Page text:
conditions gives a result of 50, well within 
specs, Remember that 3 is quite evanescent, 
depending upon collector current in addition 
to great variations between transistors of the 
same type! The maximum allowable zener cinr- 
rent is 160 mA, since ,160 amps times 6.2 
volts equals the rated one watt. Then 50 times 
160 mA gives a maximum of 8,4 amps current- 
The amplified zener regulates at 6.4 volts, 
since the live germanium transistor will show 
about 0,2 volts from base up to the emitter 
which is added to the zener voltage. If you 
really want to dissipate 50 watts, tlie transistor 
should have higher 3 or a lO-watt zener should 
be used; stay away from calculated limits! 

The dynamic resistance of the amplified 
zener will be the inside real zener^s dynamic 
resistance divided by the transistor 3^ This 
works out to one-fiftieth of 9 ohms: 0.18 ohms. 
This value is so low that the power transistor's 
characteristics may enter into the final result; 
the final value vdll still be well under an ohm. 
This result is not appreciably spoiled by add- 
ing series diodes to pad up the zener's appar- 
ent voltage. 

As the current tlu'ough the amplified zener 
is reduced toward zero, the real zener and the 
power tiansistor both weaken. The combined 
effects are rather uncertain, so that bread- 



Fig, 12, A pofr of ze- 
ners in series to pro- 
vide both positive and 
negative voltages with 
respect to circuit 
ground, using a single 
power supply. 



o 

+ 

UNR£G. 
SUPPLY 



6V 
Z£NER 



1 



+ 6V TO 
CIRCUIT 



LOAD oRcurr 

REQUIftlMG 
BIPOLAR SUPPLY 



I 



TO aacurr 

GND. OR 
CHASSIS fT7 



3V 
ZENER 



-iV TO 
CIRCUIT 



114 



73 MAGAZINi 



boarding with the actual components is a good, 
safe practice. Find the knee by measurement; 
remember that a capacitor across the zener 
will reduce its noise generating GapabiUties! 
A 6 mF electrolytic capacitor eliminated a 
rushing noise near the knee region in the am- 
plified zener shown in Fig. 11. 

Other zener applications 

Zeners do not go very well in parallel One 
will tend to hog the current. There is no need 
for parallel zeners an>^vay; an aniplified zener 
will do a better job. But zeners can be con- 
nected in series to provide two or more regu- 
lated voltages. And in this case the ground 
can be between the 2eners, rather than at one 
end of the power supply. If yoti ground both 
points, it won't work! 

The design of switching circuits is consider- 
ably simplified if the usual collector voltage 
supply is supplemented by a lesser voltage of 
opposite polarity. The second supply is used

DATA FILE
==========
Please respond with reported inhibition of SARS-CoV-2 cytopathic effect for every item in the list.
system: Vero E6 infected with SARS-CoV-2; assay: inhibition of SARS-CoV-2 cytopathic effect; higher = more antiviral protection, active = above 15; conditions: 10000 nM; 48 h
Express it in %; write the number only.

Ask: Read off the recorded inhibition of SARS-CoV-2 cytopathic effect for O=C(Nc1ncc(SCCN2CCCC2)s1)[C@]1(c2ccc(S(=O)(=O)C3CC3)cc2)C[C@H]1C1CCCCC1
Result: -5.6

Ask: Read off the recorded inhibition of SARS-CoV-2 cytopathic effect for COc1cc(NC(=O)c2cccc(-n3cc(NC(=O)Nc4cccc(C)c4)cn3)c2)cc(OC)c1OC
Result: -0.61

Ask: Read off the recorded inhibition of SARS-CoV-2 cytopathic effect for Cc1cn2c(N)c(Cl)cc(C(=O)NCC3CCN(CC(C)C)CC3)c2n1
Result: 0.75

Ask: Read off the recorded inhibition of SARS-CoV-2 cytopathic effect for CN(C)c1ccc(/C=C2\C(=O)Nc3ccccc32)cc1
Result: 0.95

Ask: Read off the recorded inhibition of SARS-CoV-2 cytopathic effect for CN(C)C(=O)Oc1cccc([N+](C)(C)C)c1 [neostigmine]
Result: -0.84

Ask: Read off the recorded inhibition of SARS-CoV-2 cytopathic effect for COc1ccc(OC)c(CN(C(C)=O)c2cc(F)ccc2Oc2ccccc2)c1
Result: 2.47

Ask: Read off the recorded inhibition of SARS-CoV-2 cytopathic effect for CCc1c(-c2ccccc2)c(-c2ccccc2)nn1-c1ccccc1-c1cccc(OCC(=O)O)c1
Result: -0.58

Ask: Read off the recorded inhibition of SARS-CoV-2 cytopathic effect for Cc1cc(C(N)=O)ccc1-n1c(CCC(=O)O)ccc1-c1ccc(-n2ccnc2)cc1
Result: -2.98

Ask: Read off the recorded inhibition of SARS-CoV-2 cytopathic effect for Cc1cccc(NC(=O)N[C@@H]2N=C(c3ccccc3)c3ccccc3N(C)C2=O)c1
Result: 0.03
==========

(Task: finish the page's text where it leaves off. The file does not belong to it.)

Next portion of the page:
to drain off unwanted leakage currents, turn 
diodes and transistors hard off, and for other 
applications. This relatively slight increase in 
the designer's armament eases many tough 
circuit problems. By using a pair of zeners in 
series, the desirable pair of voltages can often 
be obtained without going to the time and 
expense of a separate second power supply 
and all its problems of cost, space, weight and 
regulation. Fig. 12 shows how simple tliis 
arrangement is. 

Without a load circuit, the same current 
flows through both zeners. If some current is 
side-tracked around either zener, the voltage 
across it remains constant. The regulation isn't 
disturbed at all if some current is taken out 
around both zeners, and this is the normal 
application- The usual consideraHons about 
starving and overfeeding zeners are applicable 
here, and the beginning designer should re- 
member that the two supply circuits don*t 
necessarily require the same currents at the 

same time* 

The zener diode shows little promise as a 
limiter and no schematic for this application 
is inchided. Ordinary diodes are distinctly 
superior. Zeners require too high voltage: 3 
volts or more. In normal circuits that's in the 
liigh-power range. The clipping should be 
carried out well before the signal gets this 
large. Also, the zener will clip at normal sili- 
con diode levels as soon as its PN junction is 
forward biased. Additional diodes would be 
requiied to prevent this, unless unsymmehiral 
clipping were intended. Zener clipper circuits 
appear impractical. 

The only remaining field in which vacuum 
tubes retain some superiority to solid-state 

OCTOiER 1966 



Fig. 13- Zener diode 
biasing for on RF 
power vacuum tube. 
Bypass capacitor rec- 
ommended^ appropri- 
ate for operoting fre- 
quency. 



WF PA 
TUBE 




SCRCEM, 

t PLATE 
CUftREHTS 



KEEP-ALIVE 
CURRENTS 



amplifiers is large-signal if power amplifica- 
tion. The zener diode can fill a very useful 
spot here. It can replace the eatliode bias re- 
sistor, offering a bias voltage quite independ- 
ent of tube current. Fig. 13 shows a zener in 
this application. 

Because the zener acts like a battery, most 
of the high voltage is taken up by the vacuum 
tube. The zener merely guarantees the bias. 
It never runs down or emits corrosive chem- 
icals, and has a lower internal resistance than